Chiropractic - The Basics

The main concern of the chiropractor is how a badly-shaped spine can affect the nervous system, as this shows the effect of poor posture on your overall health.

The Spine is designed to perform three essential tasks:

1. To protect the delicate spinal cord.

2. Support and give frame to your whole body.

3. Allow body movement.

In order to perform all of these tasks to the best of its ability the spine has to have an ideal shape:

CURVED if you are looking at it from a side view.

STRAIGHT if you are looking at it from the front or back view.

The ideal shape:

The shape of your spine is absolutely crucial for proper spinal function. Abnormal spinal shape causes abnormal spinal motion. This causes spinal degeneration or ‘arthritis’. Abnormal spinal shape also causes abnormal pressure or stretching of the spinal nerves. This decreases your body’s healing responses and can cause many health problems.

Stress on spinal joints:

The spinal joints rely on the ideal spinal shape to keep proper movement patterns. The ideal shape puts minimal pressure on the joints allowing them to move freely with minimal wear and tear through-out your whole life.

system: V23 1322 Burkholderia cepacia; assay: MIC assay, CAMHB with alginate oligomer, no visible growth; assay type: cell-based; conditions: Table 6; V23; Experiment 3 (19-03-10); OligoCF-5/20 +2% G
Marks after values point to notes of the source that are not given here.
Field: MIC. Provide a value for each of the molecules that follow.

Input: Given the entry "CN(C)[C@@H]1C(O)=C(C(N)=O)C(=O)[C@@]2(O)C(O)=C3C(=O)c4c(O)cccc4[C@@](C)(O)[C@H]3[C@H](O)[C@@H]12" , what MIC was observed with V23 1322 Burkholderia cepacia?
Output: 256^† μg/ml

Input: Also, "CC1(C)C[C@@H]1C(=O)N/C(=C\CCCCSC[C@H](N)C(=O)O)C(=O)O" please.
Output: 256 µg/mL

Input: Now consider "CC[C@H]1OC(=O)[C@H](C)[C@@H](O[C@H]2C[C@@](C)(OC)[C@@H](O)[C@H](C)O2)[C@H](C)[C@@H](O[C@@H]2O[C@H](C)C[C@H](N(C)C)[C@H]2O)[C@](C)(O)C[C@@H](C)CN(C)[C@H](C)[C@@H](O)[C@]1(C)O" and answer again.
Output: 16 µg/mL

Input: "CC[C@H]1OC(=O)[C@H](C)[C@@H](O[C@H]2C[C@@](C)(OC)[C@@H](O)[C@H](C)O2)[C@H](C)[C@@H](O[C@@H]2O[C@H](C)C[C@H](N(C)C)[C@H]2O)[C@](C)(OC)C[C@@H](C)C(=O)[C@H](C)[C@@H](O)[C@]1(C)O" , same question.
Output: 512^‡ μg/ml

This means that abnormal posture causes abnormal wear and tear, commonly called ‘arthritis, of your spinal joints. This leads to reduced movement and an increased likelihood of pain from the joints.

Stress on nerves:

The brain sends messages to the body through the spinal column and along the spinal nerves. These exit through gaps in the spinal bones and go to your arms, legs and all your organs

The spinal nerves are enclosed in spinal bones so this means that when your spine changes shape so does your spinal cord and the spinal nerves are stretched.

Spines that have changed shape wear at the joints and poor posture results. It can show up as ‘sway back’, rounded shoulders, forward head posture, uneven hips or scoliosis which all interfere with or stretch your spinal nerves.

The body reacts to stresses by adapting. This means that if your body is stressed in some way it will try to compensate. The spine is the same and it behaves in a very predictable way. It will change shape over time with all the small postural stresses, such as sitting at a desk or driving a car as well as the bigger traumas like falls and accidents.

All this compensating and adapting takes its toll as the spine gets bent out of shape. When the spine losses its proper shape it cannot adapt as well as it could and further compensation becomes increasingly difficult. Serious problems can arise after this point.

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